After being fired from Sotheby’s, art expert Anna Petrescu is relieved to get a job at the Fenston Finance bank. She at first turns a blind eye to her boss Bryce Fenston’s ruthlessly strong-arm ways of growing his private art collection by deliberately creating situations to compel bank clients to surrender their choicest art collections in lieu of debt. Upon realizing that her latest recommendation will likely result in Lady Victoria Wentworth’s losing a Van Gogh that has been in her family for generations - if not her life - Anna decides to take steps to ensure this doesn’t happen. Unfortunately for Anna, Bryce is up to her tricks and fires her before she can do much damage.
Just as she is being escorted out of her office in the North Tower, a plane crashes into it. Anna narrowly escapes. But as Bryce now believes she’s dead, Anna sets out to rescue the painting - even it means she has to steal it in order to keep it safe. FBI agent Jack Delaney suspects Anna is as crooked as her devious boss, whom he’s been investigating for quite some time. What he doesn’t know is whether she has stolen the painting on Fenston’s behalf or her own. Anna flies around the world alternately conning and charming, not realizing that both Fenston’s deadly assassin and Jack are following her. The stolen painting’s location, what Anna intends to do with it, and how it all ends makes up the rest of the tepid story.
At first, False Impression shows every sign of being yet another Jeffrey Archer masterpiece, especially when the central character initially makes a keen, on-the-spot decision to use the 9/11 tragedy to disappear and set some wrongs right. Sadly, this is where inspiration ends and the story loses steam. Not only are Anna Petrescu’s feats of theft, evasion and avoidance too convenient for belief, but also any advantage she has in keeping just one step ahead throughout is due more to sheer dumb luck and bungling on the villain’s end rather than anything remotely crafty on her side.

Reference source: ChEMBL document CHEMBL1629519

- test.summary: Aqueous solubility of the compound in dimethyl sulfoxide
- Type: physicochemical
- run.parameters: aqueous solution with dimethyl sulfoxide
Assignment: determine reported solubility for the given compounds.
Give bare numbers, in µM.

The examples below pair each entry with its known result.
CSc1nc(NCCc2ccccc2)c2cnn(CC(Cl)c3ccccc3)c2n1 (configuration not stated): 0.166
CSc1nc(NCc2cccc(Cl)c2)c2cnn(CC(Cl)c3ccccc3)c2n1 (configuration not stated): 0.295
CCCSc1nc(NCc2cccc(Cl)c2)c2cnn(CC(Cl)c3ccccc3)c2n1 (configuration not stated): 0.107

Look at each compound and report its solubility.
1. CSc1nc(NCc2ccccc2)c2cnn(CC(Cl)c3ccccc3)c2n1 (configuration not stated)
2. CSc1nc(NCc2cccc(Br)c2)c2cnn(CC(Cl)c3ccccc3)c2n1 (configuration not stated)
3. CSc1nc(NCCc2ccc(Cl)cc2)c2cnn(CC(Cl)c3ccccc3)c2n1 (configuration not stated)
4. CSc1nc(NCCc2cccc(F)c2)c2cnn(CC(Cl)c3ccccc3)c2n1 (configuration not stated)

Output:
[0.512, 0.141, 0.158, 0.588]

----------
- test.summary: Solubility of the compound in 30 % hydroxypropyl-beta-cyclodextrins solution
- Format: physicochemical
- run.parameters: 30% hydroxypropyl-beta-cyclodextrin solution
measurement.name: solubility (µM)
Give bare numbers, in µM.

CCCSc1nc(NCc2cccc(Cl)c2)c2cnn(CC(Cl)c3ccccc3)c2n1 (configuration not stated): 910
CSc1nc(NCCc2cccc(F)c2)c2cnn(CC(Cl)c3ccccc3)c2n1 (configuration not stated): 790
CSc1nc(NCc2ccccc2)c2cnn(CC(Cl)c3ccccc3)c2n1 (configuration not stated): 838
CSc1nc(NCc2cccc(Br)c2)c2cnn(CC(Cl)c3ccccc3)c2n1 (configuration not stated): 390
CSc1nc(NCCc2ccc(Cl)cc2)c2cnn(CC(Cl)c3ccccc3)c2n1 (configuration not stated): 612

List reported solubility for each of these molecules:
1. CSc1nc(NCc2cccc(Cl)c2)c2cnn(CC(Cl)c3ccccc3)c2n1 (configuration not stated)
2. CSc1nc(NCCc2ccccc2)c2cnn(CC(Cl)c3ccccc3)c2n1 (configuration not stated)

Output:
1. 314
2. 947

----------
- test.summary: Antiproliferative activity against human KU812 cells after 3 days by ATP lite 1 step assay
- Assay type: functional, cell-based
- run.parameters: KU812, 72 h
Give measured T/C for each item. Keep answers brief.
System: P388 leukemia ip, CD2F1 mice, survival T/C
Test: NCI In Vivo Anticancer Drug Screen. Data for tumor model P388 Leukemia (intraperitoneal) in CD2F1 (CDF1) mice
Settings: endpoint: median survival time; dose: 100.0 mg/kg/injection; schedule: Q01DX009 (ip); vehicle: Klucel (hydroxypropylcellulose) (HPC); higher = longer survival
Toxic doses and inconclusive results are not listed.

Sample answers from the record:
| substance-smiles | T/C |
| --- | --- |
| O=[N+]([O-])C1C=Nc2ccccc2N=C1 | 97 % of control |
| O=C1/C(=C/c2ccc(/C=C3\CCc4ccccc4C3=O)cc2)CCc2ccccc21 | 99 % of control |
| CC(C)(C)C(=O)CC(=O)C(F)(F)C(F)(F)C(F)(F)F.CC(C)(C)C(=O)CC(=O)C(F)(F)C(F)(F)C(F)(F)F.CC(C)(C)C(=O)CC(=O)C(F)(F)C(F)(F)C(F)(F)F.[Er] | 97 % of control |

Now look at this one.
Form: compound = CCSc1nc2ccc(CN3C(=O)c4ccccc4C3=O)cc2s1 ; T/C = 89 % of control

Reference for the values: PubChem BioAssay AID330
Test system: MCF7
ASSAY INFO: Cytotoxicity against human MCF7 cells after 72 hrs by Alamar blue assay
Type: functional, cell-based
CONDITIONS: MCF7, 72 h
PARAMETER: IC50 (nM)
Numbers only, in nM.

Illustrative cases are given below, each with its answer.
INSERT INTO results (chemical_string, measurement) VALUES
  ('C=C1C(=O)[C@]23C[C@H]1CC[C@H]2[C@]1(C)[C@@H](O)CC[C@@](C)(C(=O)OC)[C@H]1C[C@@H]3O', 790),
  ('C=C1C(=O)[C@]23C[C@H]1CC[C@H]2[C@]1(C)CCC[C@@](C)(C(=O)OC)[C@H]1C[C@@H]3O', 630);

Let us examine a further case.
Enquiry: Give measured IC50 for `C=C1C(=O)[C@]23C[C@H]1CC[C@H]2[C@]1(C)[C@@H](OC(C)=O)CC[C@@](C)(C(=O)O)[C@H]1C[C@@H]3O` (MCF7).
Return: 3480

With plot twists so sheer as to be evident even to novices and not a single red herring in sight, the only mystery remaining in this watery read is whether this can indeed be the same veteran author who once astounded readers with such dashing, deviously plotted books such as Kane and Abel, Honor Among Thieves, and Not a Penny More.
However, the story does have some bright spots. While not all readers may appreciate the tragedy of the Twin Towers being used as plot prop, there is no denying the vividness with which Archer brings to life the day of 9/11, however brief. His prose becomes almost lyrical when describing the various countries Petrescu goes through and the world of Impressionist art, its collection, transportation and history. These points, together with a non-stop pace of action and some suspense, may well redeem the book in the eyes of new readers, although ardent fans will be hard put to give this diluted read a place in the keeper shelf.